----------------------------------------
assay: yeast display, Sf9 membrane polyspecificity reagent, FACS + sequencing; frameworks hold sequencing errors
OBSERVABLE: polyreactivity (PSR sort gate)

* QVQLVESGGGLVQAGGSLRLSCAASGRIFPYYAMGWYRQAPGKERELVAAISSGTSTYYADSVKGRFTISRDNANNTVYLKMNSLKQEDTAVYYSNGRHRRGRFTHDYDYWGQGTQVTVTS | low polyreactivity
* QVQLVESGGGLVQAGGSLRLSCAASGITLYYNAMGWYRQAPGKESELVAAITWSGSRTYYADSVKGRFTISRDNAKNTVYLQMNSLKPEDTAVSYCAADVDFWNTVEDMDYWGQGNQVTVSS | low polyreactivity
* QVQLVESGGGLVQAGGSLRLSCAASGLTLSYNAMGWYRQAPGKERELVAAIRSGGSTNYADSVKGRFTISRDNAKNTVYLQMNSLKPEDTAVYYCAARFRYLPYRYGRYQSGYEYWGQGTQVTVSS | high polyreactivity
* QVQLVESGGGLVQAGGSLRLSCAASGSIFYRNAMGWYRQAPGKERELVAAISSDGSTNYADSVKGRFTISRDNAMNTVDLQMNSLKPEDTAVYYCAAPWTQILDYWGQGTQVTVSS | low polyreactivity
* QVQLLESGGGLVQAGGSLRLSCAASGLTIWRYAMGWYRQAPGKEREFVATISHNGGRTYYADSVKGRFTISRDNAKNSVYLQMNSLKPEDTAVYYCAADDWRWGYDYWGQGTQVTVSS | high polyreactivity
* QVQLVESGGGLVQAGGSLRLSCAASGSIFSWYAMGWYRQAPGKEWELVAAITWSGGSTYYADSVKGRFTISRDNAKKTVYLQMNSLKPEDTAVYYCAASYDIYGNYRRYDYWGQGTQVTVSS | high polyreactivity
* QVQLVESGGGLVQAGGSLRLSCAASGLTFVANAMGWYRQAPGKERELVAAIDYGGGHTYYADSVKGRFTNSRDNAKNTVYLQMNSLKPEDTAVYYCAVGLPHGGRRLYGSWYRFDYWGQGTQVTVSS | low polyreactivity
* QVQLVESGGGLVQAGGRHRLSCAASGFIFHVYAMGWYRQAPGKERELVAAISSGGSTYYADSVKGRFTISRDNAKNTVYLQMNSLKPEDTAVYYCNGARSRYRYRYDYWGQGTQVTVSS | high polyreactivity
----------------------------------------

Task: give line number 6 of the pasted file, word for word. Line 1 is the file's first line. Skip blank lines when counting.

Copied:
* QVQLVESGGGLVQAGGSLRLSCAASGSIFYRNAMGWYRQAPGKERELVAAISSDGSTNYADSVKGRFTISRDNAMNTVDLQMNSLKPEDTAVYYCAAPWTQILDYWGQGTQVTVSS | low polyreactivity